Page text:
In 1961, the Focolare Movement first came to the U.S., starting in New York and then spreading to other cities. In the late 1960s, Cardinal Richard Cushing invited the movement to come to Boston and a number of people began living the spirit of unity here.
During that same time period, members of different Christian denominations began to practice the principles of the Focolare Movement, with over 350 denominations participating today. Ten years later, the movement spread to believers of different faiths, among them Jews, Muslims, and Buddhists, and to those of no religious conviction.
"Since the 1970s, [Lubich] had that understanding that this is not just for the Christian world," said Ferreira. "Unity is also for the whole of humanity."
Ferreira explained that the movement grows through personal contact with someone who has begun to live life in the spirit of unity and love. She herself became acquainted with the movement through a classmate when she was 15 years old.
"Basically, it is a lifestyle that speaks for itself, so usually the first contact is at work, at school, or through a relative," Ferreira said.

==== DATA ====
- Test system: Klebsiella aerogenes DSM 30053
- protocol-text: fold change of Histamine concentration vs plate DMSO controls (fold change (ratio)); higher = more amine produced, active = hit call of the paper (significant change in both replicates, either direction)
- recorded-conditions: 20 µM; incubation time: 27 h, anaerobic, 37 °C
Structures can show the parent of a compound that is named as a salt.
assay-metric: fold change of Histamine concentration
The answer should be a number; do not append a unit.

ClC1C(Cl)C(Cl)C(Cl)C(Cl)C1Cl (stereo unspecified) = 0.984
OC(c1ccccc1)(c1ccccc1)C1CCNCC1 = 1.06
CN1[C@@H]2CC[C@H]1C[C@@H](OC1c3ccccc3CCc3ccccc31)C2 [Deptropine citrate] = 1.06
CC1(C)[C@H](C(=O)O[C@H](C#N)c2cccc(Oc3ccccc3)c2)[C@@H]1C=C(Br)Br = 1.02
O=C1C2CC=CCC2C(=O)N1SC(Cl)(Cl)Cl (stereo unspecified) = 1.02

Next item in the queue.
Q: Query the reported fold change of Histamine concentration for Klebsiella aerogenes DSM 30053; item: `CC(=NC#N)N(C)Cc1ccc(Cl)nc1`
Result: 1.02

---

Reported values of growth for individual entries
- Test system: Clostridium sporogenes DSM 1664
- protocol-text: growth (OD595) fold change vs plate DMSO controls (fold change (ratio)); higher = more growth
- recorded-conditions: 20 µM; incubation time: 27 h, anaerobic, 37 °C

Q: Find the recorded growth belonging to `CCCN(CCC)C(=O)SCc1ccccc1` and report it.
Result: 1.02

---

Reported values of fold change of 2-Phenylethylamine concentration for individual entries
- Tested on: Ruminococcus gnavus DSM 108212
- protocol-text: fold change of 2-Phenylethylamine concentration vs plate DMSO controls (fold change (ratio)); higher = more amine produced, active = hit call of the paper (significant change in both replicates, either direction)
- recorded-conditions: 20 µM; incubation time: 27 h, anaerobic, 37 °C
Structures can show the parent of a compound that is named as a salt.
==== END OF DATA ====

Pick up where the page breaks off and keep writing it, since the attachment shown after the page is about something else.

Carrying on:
The Focolare Movement also touches people’s lives through monthly “Word of Life” meetings, in which members meet in a home and receive a passage from the Gospels that they try to put into practice for the month. The same passage, which is taken from one of the Sunday Gospels of that month, is put into practice by everyone involved in the movement.
"They share their experience of living that sentence -- trying to live that phrase of the Gospel concretely in their daily lives," she said. "That's really a way to get the Gospel to become always more part of our lives ... they struggle and they start over again."
Summer gatherings, lasting three to five days, are also a way for members of the Focolare Movement to come together with family and friends. Conventions for the youth are held every five years in Rome, uniting between 16,000 and 20,000 young people trying to live the Focolare lifestyle.
Ferreira is the contact person for the Focolare Movement in New England, which is comprised of roughly 2,000 participants. Together with several other women, she lives in a Focolare center in Newton. Such centers, made up of small communities of lay people, exist all over the world.
Focolare founder Lubich, who is 83, lives in Rome and is still very active in the movement, giving numerous speeches and receiving awards and recognition for her work in promoting unity. She was awarded the Templeton Prize for progress in religion in 1977 and the 1996 United Nations Educational, Scientific, and Cultural Organization (UNESCO) Prize for peace.
Focolare, which means “hearth” in Italian is also know by its formal name the “Work of Mary.” The Holy See first approved the movement in 1962 with its successive developments approved in 1990.
For more information on the Focolare Movement visit: www.focolare.org/en/.